Here’s a cardboard box storage system tutorial that’s so simple it doesn’t really need instructions: the pictures will show you everything you need to know.

I’ve whizzed up a cereal box paper tray and an asymmetrical shelf or box that looks great either sitting flat on your desk, mounted on a wall or hanging off the side of your desk.

The materials used were:

Why use cardboard boxes for storage?

Not only are cardboard box storage systems really effective recycling solutions, they’re practical for short-term uses, like kids’ furniture, or in situations where there isn’t enough money for store-bought furnishings.

If you make them well, keep them dry and treat them well, cardboard furnishings can last for a long time (and they only get stronger with every re-covering, so you can change the look pretty easily!).

1. Cardboard paper tray / file storage

cardboard box paper tray in progress.
Cardboard box paper tray in progress.

The paper tray used up three cereal boxes from Aldi. Cereal box cardboard is very lightweight, and so when it comes to any kind of furniture, you’ve got to be reasonable with what you expect it to stand up to and what it’ll be used for.

Hot glue is great for attaching the boxes without causing warping or buckling.

You can secure the boxes by folding one of the tabs over the other box (being sure to cut the matching tab off so it isn’t too bulky) and glue the outer tabs to the inside of the boxes with PVA glue.

cardboard box storage - 2 views of a cardboard paper tray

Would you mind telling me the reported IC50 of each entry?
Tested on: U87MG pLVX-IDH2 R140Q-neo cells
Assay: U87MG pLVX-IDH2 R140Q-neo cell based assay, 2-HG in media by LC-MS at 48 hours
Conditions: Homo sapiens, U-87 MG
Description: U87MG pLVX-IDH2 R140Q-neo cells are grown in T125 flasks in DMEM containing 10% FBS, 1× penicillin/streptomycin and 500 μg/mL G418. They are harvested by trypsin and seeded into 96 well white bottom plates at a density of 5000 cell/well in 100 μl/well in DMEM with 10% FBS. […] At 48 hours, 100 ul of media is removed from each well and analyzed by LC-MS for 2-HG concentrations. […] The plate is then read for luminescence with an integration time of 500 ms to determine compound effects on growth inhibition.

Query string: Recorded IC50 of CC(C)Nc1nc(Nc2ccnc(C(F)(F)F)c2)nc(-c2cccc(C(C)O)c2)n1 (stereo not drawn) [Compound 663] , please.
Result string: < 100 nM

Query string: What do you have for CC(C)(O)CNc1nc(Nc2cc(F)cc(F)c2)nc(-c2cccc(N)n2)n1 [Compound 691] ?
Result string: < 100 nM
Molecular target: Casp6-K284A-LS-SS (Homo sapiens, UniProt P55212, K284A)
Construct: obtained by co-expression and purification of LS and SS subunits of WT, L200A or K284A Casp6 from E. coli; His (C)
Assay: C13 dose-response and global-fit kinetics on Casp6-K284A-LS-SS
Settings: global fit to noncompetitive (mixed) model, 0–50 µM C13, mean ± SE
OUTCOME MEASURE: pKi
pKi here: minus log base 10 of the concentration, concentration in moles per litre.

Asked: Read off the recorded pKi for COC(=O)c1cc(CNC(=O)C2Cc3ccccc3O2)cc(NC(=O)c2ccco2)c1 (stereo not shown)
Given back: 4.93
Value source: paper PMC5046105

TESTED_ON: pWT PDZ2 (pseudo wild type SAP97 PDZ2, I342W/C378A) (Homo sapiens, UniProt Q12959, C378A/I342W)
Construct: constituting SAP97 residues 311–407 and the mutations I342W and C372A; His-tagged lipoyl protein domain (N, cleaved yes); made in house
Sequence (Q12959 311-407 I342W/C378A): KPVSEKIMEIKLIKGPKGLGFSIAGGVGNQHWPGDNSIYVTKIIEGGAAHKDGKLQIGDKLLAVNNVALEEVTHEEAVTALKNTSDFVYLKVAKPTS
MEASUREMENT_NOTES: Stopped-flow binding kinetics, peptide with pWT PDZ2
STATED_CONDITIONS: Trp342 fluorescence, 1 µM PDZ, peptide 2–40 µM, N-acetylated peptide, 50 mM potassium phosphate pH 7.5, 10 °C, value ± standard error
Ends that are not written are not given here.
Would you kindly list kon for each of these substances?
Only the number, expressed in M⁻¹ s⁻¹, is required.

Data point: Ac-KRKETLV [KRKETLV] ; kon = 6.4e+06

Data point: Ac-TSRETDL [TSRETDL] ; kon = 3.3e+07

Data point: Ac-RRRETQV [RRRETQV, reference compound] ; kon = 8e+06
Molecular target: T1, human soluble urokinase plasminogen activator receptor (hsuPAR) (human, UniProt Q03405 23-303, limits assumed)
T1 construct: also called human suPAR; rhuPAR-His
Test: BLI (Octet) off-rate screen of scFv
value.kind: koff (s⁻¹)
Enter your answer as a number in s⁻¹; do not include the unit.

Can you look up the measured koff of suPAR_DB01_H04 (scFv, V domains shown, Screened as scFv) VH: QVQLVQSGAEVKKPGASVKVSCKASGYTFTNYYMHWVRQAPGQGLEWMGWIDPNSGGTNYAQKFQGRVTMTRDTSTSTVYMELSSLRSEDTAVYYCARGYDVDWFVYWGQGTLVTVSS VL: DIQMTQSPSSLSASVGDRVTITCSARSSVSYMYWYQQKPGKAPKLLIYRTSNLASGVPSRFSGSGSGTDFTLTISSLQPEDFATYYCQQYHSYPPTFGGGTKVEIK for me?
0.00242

Cut two pieces of wallpaper to cover two opposite sides of your tray and paste them on with PVA. Make sure the pieces are long enough to fold over the open edge and into the box, and wrap an inch around the sides.

Place the glued boxes in the centre of your wallpaper sheet, making sure there’s enough paper to cover the two unpapered sides with some to spare for folding into the box opening.

cardboard box filing system

Glue a strip of paper over the internal dividers to neaten them up.

Asymmetrical cardboard shelf / desk tidy

I’ve been wondering what to call this pattern – it’s not quite Greek key, but I can’t think of the formal design name. Still, it’s an interesting arrangement for four rectangular boxes.

You can use any size of box for this design as long as they’re rectangular and the same size. I used boxes that originally held 6 cans of spray paint, and they were pretty beaten up before I started, so nothing was square.

I trimmed the flaps from the box tops with a sharp knife before starting, and glued the boxes together as shown above.

I started gluing the wallpaper to the box from the bottom and folded the paper up the sides, clamping it to the box with clothespegs as it dried.

With the base and most of the sides covered, I used scraps to fill in the unpapered gaps.

Because the paper was so busy, I was pretty haphazard about matching the pattern inside – personally I didn’t care about that because of not being able to see it once it’s filled. If you were going to make this as a gift, I’d suggest working out where your pattern overlaps and matching it up at least at the “front” of your shelf. It’ll never line up everywhere, so don’t worry about that.

cardboard box storage - 2 views of an asymmetrical cardboard shelf

I particularly like this weird shape for hanging off the side of desks, and it’s got potential to get very big if you can find enough boxes to keep adding to it.

Not a bad way to use materials that would normally end up in the bin, right?